http://www.esa.int/spaceinimages/Images/2015/07/BepiColombo_antenna_in_LSS

Image credit: ESA–A. Le Floc'h

Offline bolun

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Re: ESA/JAXA - BepiColombo updates
« Reply #47 on: 02/01/2016 11:14 AM »
Radio testing of BepiColombo orbiter

If ESA’s Mercury orbiter of the BepiColombo mission seems to stand at an unusual angle above its test chamber floor, that’s because it does – intentionally so.

The orbiter underwent ‘electromagnetic compatibility, radiated emission and susceptibility’ testing last month inside the Maxwell chamber of ESA’s ESTEC Test Centre in Noordwijk, the Netherlands.

Maxwell’s shielded metal walls and doors form a ‘Faraday cage’ to block unwanted external electromagnetic radiation, while its internal walls are cover with ‘anechoic’ radio-absorbing foam pyramids to mimic boundless space.

“We are performing two types of compatibility testing,” explained Marco Gaido, assembly, integration and test manager for BepiColombo.

“First, we are checking the craft is electrically compatible with the electrical field generated by the Ariane 5 launcher that will deliver it into orbit, with no possibility of interference with BepiColombo’s receivers.

“Secondly, we are testing if there is any risk of incompatibility between the different subsystems of the spacecraft itself when it orbits Mercury. In particular, we want to check that its trio of antennas on top can communicate properly with Earth.

“Accordingly, it was deliberately oriented to simulate a worst-case scenario for test purposes.”

The orbiter was positioned to allow deployment of its medium-gain antenna in terrestrial gravity. The high-gain antenna reflector meanwhile was deployed in a worst-case position, supported by a dedicated fixture.

The spacecraft was tilted by means of a large platform while the high-gain antenna was supported by a tower made of wood, transparent to radio waves. All test cables used were shielded to reduce potential interference.

ESA’s Mercury Planetary Orbiter will be launched to Mercury together with Japan’s Mercury Magnetospheric Orbiter aboard an ESA-built carrier spacecraft, the Mercury Transfer Module. This entire three-module BepiColombo stack will undergo similar testing at ESTEC.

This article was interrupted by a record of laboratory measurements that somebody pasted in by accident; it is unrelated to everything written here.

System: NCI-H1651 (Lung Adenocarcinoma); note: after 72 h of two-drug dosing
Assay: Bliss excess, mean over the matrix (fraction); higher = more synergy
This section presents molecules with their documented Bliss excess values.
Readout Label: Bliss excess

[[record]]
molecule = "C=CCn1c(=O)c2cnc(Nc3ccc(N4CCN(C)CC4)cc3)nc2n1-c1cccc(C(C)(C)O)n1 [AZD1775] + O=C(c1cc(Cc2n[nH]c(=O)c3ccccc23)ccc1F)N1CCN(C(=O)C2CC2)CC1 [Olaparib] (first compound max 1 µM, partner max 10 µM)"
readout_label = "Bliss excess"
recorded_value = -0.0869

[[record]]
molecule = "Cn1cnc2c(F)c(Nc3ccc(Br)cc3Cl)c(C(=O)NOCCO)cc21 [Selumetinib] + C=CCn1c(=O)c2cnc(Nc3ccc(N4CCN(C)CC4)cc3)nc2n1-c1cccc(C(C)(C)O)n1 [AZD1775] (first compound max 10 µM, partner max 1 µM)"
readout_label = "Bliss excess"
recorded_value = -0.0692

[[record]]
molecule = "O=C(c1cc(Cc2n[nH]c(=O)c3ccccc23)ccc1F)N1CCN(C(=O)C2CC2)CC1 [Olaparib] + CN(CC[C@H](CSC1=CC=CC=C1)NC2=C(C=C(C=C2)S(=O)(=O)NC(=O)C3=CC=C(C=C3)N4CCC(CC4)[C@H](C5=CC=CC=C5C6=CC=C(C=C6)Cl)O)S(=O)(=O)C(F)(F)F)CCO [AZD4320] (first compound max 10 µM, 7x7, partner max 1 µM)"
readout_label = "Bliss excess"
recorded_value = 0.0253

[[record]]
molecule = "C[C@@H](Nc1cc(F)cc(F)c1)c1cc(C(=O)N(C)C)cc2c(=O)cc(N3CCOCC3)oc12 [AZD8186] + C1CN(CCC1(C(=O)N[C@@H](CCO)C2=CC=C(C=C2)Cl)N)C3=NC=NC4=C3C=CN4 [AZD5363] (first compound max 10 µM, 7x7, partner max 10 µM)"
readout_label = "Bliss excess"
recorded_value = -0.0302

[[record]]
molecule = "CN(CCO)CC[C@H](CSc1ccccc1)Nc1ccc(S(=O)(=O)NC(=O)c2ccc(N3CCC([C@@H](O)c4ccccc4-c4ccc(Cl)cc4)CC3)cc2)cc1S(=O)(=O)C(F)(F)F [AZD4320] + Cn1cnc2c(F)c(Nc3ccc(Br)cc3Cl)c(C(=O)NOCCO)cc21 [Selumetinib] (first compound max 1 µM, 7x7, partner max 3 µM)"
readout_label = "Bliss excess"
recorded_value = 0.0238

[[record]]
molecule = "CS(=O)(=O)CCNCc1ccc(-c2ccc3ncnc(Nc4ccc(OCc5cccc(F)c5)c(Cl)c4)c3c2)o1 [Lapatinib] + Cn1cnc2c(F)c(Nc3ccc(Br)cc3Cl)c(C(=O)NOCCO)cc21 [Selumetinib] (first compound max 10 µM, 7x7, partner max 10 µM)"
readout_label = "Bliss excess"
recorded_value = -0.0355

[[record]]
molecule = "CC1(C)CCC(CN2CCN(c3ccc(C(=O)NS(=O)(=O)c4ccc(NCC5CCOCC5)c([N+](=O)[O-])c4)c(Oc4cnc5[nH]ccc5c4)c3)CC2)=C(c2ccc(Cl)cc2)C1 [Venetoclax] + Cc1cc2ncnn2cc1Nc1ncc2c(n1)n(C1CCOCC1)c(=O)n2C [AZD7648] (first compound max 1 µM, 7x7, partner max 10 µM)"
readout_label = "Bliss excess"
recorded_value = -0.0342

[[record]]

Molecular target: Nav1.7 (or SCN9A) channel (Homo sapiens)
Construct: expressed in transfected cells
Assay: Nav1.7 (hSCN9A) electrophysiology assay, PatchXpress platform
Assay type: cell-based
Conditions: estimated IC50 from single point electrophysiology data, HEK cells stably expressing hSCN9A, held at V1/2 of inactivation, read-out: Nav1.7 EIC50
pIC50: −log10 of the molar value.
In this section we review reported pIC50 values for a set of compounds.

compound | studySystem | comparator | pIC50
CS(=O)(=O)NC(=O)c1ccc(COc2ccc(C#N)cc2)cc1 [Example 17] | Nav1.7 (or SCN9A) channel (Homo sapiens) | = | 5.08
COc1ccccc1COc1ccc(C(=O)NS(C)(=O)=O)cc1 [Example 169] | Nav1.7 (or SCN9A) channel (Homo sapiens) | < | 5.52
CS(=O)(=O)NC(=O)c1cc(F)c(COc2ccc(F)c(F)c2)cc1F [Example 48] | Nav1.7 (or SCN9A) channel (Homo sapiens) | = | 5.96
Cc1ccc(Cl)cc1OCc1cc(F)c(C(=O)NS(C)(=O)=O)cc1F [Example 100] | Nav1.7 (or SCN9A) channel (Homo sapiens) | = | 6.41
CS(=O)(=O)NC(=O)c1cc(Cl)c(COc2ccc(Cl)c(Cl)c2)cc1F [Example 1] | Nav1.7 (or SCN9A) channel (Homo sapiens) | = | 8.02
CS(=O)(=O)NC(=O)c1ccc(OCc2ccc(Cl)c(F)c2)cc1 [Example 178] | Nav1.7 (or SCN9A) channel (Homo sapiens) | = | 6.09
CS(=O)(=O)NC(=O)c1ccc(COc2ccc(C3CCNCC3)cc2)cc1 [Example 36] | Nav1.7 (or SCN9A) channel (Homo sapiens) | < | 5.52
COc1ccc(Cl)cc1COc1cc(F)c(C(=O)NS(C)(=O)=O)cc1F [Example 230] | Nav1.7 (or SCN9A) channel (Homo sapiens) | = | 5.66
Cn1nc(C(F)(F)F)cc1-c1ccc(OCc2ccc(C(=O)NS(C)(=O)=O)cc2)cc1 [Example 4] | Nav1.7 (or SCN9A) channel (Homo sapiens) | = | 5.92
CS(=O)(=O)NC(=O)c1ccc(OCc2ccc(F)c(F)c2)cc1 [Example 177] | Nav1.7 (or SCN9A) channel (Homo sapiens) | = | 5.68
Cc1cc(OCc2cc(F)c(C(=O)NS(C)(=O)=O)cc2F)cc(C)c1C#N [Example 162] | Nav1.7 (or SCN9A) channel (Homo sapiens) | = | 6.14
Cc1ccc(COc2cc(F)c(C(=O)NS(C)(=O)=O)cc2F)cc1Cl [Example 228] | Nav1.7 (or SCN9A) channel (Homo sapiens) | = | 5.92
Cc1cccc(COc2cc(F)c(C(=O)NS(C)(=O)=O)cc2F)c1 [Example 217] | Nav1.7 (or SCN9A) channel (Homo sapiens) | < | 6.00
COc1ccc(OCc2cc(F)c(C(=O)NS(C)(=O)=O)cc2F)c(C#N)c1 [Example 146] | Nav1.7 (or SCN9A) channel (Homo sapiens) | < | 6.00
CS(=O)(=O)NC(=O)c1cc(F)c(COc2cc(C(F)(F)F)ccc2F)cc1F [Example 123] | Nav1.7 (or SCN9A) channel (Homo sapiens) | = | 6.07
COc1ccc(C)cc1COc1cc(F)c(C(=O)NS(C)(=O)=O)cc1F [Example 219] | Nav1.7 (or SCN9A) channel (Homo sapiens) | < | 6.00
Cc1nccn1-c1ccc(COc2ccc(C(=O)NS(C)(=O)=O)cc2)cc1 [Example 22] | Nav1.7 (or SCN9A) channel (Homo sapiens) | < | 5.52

http://www.esa.int/spaceinimages/Images/2016/01/Radio_testing_of_BepiColombo_orbiter

Image credit: ESA–G. Porter, CC BY-SA 3.0 IGO

Offline Salo

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Re: ESA/JAXA - BepiColombo updates
« Reply #48 on: 02/25/2016 05:33 PM »
https://www.communitynews.com.au/news/Watch-this-space-in-WA/7682573
Watch this space in WA

INTERNATIONAL space experts converged in New Norcia last week for the inauguration of an antenna at the European Space Agency’s (ESA) ground tracking station.

The antenna will be used to communicate with rockets and newly launched satellites.

It was opened after ESA had to retire its Perth antenna in Cullacabardee.

ESA ground stations infrastructure and operations head Yves Doat, who is based in Germany, said the antenna at New Norcia would enable the agency to continue its Perth operations.

“We have moved the tracking capabilities from Perth here so it is very important for us,” he said.

The 4.5m-diameter dish joins a 35m antenna, which combine to track satellites launched from the agency’s spaceport on the north coast of South America.

“It is the only location we have in this part of the world,” Mr Doat said.

“We have above WA the separation, the place where the spacecraft gets out of the launcher and that’s where we capture the spacecraft and we can track it.

“It is something that will be critical for our future launch and early orbit phase; this is when we launch new spacecraft into deep space.”

Mr Doat said the antenna provided vital support by driving the large antenna, which was too big to see spacecraft when they were separated from the launcher.

“We use the smaller antenna which we point towards the spacecraft and it drives the big antenna from there,” he said.

“Then with the big antenna we acquire the signal and follow the spacecraft until deep space is reached.”

It will be used to support high profile missions, including ExoMars, the joint mission to Mars with Russia and NASA in March, and BepiColombo, Europe’s mission to Mercury, in 2018.

“I am looking forward for this future mission like ExoMars and BepiColombo; this is fantastic to realise that we are travelling so far away and can follow them. The ground stations are a really fantastic world where we are the gateway to space. Without the ground station all the missions would not fly,” Mr Doat said.

He encouraged people to take an interest in the agency’s work.